$\newcommand{\Ric}{\text{Ric}}$ Let $M$ be a smooth closed oriented Riemannian surface.

I am searching for a reference (or a sketch of proof) for the following inequality:

$$ \int_M | \nabla V|^2 \ge \int_{M} \Ric(V,V)=\int_{M} K|V|^2, \tag{1}$$

for every vector field $V \in \Gamma(TM)$, where $ \nabla$ is the Levi-Civita connection, and the integration is against the Riemannian volume form. ($K$ is the Gauss curvature).

I guess some kind of Bochner identity is needed. I am also interested to know if this inequality holds for manifolds of higher dimensions.

BTW, specializing for the case of the round $2$-sphere, we get

$$ \int_{\mathbb{S}^2} | \nabla V|^2 \ge \int_{\mathbb{S}^2} |V|^2. \tag{2}$$

A proof of this specific case can be found here.

  • $\begingroup$ Question: I wish there was $|K|$ instead of $K$: can we have a non-vacuous inequality when the curvature is nonpositive? $\endgroup$ – Seub Sep 21 '18 at 18:05
  • $\begingroup$ That is a very good question. I also wondered about it, but I don't know the answer. I guess we can ask this as a separate question. As a starting point, we need to find out if there are non-zero parallel vector fields on a surface of negative curvature. $\endgroup$ – Asaf Shachar Sep 21 '18 at 19:20
  • $\begingroup$ thank you. I'd really like to know, so maybe I'll ask the question. Regarding your starting point, unless I'm mistaken, a nonzero parallel vector field cannot exist on a surface, even locally, unless the curvature is zero. I guess you could see it as a consequence of this: mathoverflow.net/questions/16850/… $\endgroup$ – Seub Sep 21 '18 at 19:33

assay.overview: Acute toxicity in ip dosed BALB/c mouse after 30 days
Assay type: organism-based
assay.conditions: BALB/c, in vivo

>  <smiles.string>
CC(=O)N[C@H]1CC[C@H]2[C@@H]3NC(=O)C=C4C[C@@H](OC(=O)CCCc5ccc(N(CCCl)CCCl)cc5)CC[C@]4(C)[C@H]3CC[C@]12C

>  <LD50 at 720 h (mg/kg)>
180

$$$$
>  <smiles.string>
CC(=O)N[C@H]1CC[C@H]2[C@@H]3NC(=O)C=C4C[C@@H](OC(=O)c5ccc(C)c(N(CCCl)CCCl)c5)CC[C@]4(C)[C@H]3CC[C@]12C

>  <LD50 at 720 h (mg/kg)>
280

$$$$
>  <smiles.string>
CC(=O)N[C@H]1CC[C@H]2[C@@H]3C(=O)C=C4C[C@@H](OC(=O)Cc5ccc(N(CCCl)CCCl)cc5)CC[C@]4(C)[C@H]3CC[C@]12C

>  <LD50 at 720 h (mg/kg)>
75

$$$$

• $\begingroup$ I just remembered that a closed surface with negative Ricci curvature does not have non-zero parallel vector fields (see e.g. math.stackexchange.com/questions/2607606/…). However, the flat Torus does have a non-zero parallel vector field. (e.g. $\frac{\partial}{\partial \theta_1}$) So, a Poincare-type inequality cannot hold on the flat Torus. However, we can still ask whether it holds on a surface with Ricci curvature that is everywhere negative...(Please let me know if you ask this) $\endgroup$ – Asaf Shachar Sep 21 '18 at 20:23
  • $\begingroup$ Yes, but cf my previous comment: "a nonzero parallel vector field cannot exist on a surface, even locally, unless the curvature is (everywhere) zero." $\endgroup$ – Seub Sep 21 '18 at 20:29

You probably figured it out by now but since it's such a nice inequality I'll just point out that it follows from the identity in OP's other question :

How to prove $\int_M-\text{Ric}(V,V)+ |\nabla V|^2 =\int_M \frac{1}{2}|L_Vg|^2-\big(\text{div}V\big)^2$?

Since $(\mathcal{L}_Vg)_{ij} = \nabla_iV_j + \nabla_jV_i$, on a manifold of dimension $n$ we find $$\frac12|\mathcal{L}_Vg|^2 \geq \frac{1}{2n}|\text{trace}(\mathcal{L}_Vg)|^2 = \frac{2}{n}(\text{div}V)^2.$$ Thus the RHS of that identity is bounded below by $(\frac{2}{n} - 1)(\text{div}V)^2$ which is non-negative when $n \leq 2$.


Your Answer

By clicking “Post Your Answer”, you agree to our terms of service, privacy policy and cookie policy

Not the answer you're looking for? Browse other questions tagged or ask your own question.